Drumgath, County Down
Ir. Droim gCath ‘ridge of battles’
Hamlet is 5km SW of Rathfriland
bar: Iveagh Upper, Upper Half
Most modern scholars have agreed in deriving this name from an Irish form meaning ‘ridge of the spear’ and the Rev. Bernard Treanor cites a legend of uncertain date which relates that St Patrick cast a spear from a spot in the townland of Tamary in the parish of Clonduff, declaring that where it should land would be the site of his church, and in this way, we are told, the location of the church of Drumgath was chosen (Treanor 1960, 5). There were originally two very similar words in Irish for ‘spear, dart’, gae and goth or gath, which later fell together to give modern Irish ga (DIL svv. gae, 3 goth; Ó Dónaill svv. gath(a), ga1). We may compare Drumgath with Cloncagh in Co. Limerick which is thought to derive from Cluain Cath (Ó Maolfabhail 1990, 116). This now forces us to consider the possibility that the name goes back to an original Droim gCath. As we have seen, cath is attested as a place-name element elsewhere. As far as can reasonably be established at the present
time, ga occurs in no other place-name in this country and these two facts tend to weigh in favour of cath as the origin of the second element of this name. Art Ó Maolfabhail (1990, 116) tentatively suggests a meaning ‘meadow of (the) battles’ for Cloncagh in Co. Limerick but adds that cath might have another meaning besides ‘battle’ in this name. In an article on the place-names of the Rosses in Co. Donegal, Dónall Mac Giolla Easpaig notes that a number of the places whose names contain this element are somewhat isolated and are thus unlikely locations for battles and proposes instead that it may refer to some natural feature (1984, 53-4). There is another word cáith, gen. sing. cátha, meaning ‘chaff’ and this must be considered as a strong possibility in all these names. Unfortunately, there is no way to distinguish between either of these words in the anglicized spellings with which we have to deal so that no firm conclusion as to the origin of the name Drumgath can yet be reached.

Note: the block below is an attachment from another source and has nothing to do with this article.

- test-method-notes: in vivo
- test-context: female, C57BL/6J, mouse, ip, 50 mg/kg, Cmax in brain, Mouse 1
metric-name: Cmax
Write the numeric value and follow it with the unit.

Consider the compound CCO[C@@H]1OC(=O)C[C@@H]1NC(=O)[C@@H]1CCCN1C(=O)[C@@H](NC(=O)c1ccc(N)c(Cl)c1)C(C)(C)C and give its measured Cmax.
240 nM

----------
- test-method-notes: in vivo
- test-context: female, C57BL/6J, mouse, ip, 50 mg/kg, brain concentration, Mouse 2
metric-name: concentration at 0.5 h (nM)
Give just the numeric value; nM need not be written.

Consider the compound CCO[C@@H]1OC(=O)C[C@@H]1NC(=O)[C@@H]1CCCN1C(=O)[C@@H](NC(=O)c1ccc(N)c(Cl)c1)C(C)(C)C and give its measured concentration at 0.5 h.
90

There is a graveyard in the townland which may mark the site of the medieval parish church [Drumgaa 1435].
ReferencesMcKay, P. (2007): A Dictionary of Ulster Place-Names, p. 62; Toner, G. (1992): Place-Names of Northern Ireland vol. I p. 121
See also the parish of Drumgath
Historical name form
|Old Form||Ref. Date||Reference|
Vicarius de Drumga
|1546||Reg. Dowdall $113 80|
Rector de Dromgath
|1661||Trien. Visit. (Bramhall) 15|
Vicaria de Dromgath
|1661||Trien. Visit. (Bramhall) 16|
|1679||Trien. Visit. (Boyle) 46|
|1679||Trien. Visit. (Boyle) 47|
Viaria de Dromgath
|1679||Trien. Visit. (Bramhall) 14|
Druim a Ghath ''Ridge of the dart''
|1834c||OSNB Inf. 98|
Druim ""a back"" and Gah ""a sting""
|1834c||OSM iii 19|
Druim gatha "ridge of the spear''
|1950c||Mooney 1950c 135|
Druim gatha "ridge of the spear''
|1950c||Mooney 1950c 139|
Droim gCath ""ridge of battles""
|1999||Dict. Ulst. PN 62|
|Drumgo||1407||Reg. Fleming $34|
|(?)Drumgan||1431||Reg. Octavian 92|
|Drumgaa||1435||Reg. Swayne 158|
|Drumga||1530||Annates Ulst. 297|
|Drumgath||1609||Jas I to Dromore Cath. 314|
|Dromgagh||1611||CPR Jas I 190b|
|Dromgaghe||1612||CPR Jas I 235a|
|Dromgagh||1629||Inq. Ult. (Down) $13 Car. I|
|Dromgath||1657||Inq. Down (Reeves1) 93|
|Dromgah, Parish||1657c||Hib. Reg. Up. Iveagh|
|Drumgagh||1657c||Hib. Reg. Up. Iveagh|
|Dromgagh||1659c||Census 1659 73|
|Dromgagh Parish||1661||BSD 110|
|Dromlagh al.Dromgagh||1661||BSD 110|
|Drumgath||1664||Trien. Visit. (Margetson) 24|
|Drumgath||1664||Trien. Visit. (Margetson) 26|
|D:gagh [townland]||1672c||Hib. Del. Down|
|Dromgah als Dromlagh [parish]||1672c||Hib. Del. Down|
|Drumlagh alias Drumgagh||1681||ASE 273 b 29|
|Drumlagh alias Drumgigh||1692||Rent Roll Down 10|
|Drumgarth||1784||Reg. Deeds abstracts ii $701|
|Drumgath||1810||Wm. Map (OSNB) 98|
|Drumgath||1830c||Bnd. Sur. (OSNB) 98|
- Iveagh Up., Up. Half
- Parish in 1851
- Place name ID
- Place name type